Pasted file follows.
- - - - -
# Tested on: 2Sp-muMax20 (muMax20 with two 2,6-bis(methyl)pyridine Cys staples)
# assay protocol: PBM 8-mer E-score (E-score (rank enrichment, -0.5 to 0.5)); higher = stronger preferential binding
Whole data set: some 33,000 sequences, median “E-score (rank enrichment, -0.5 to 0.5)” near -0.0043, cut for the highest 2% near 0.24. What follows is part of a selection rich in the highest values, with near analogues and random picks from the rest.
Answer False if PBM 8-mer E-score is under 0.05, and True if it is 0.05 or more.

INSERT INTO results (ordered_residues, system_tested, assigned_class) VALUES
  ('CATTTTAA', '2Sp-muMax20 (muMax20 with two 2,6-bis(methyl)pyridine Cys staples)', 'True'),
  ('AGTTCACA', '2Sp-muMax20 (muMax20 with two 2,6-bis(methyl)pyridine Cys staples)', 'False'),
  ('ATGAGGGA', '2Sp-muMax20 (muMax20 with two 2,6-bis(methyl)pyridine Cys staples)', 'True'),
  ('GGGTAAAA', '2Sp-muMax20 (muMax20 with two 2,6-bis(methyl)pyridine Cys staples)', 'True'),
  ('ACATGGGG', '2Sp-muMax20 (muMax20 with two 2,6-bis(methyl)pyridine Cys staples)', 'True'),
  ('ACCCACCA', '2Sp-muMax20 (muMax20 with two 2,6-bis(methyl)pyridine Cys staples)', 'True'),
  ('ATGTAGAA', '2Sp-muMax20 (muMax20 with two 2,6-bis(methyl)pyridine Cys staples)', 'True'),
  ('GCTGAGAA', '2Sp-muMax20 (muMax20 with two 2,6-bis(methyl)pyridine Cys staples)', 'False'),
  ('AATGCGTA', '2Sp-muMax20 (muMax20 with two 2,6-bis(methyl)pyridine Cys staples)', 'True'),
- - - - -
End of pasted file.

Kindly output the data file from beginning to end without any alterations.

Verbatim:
# Tested on: 2Sp-muMax20 (muMax20 with two 2,6-bis(methyl)pyridine Cys staples)
# assay protocol: PBM 8-mer E-score (E-score (rank enrichment, -0.5 to 0.5)); higher = stronger preferential binding
Whole data set: some 33,000 sequences, median “E-score (rank enrichment, -0.5 to 0.5)” near -0.0043, cut for the highest 2% near 0.24. What follows is part of a selection rich in the highest values, with near analogues and random picks from the rest.
Answer False if PBM 8-mer E-score is under 0.05, and True if it is 0.05 or more.

INSERT INTO results (ordered_residues, system_tested, assigned_class) VALUES
  ('CATTTTAA', '2Sp-muMax20 (muMax20 with two 2,6-bis(methyl)pyridine Cys staples)', 'True'),
  ('AGTTCACA', '2Sp-muMax20 (muMax20 with two 2,6-bis(methyl)pyridine Cys staples)', 'False'),
  ('ATGAGGGA', '2Sp-muMax20 (muMax20 with two 2,6-bis(methyl)pyridine Cys staples)', 'True'),
  ('GGGTAAAA', '2Sp-muMax20 (muMax20 with two 2,6-bis(methyl)pyridine Cys staples)', 'True'),
  ('ACATGGGG', '2Sp-muMax20 (muMax20 with two 2,6-bis(methyl)pyridine Cys staples)', 'True'),
  ('ACCCACCA', '2Sp-muMax20 (muMax20 with two 2,6-bis(methyl)pyridine Cys staples)', 'True'),
  ('ATGTAGAA', '2Sp-muMax20 (muMax20 with two 2,6-bis(methyl)pyridine Cys staples)', 'True'),
  ('GCTGAGAA', '2Sp-muMax20 (muMax20 with two 2,6-bis(methyl)pyridine Cys staples)', 'False'),
  ('AATGCGTA', '2Sp-muMax20 (muMax20 with two 2,6-bis(methyl)pyridine Cys staples)', 'True'),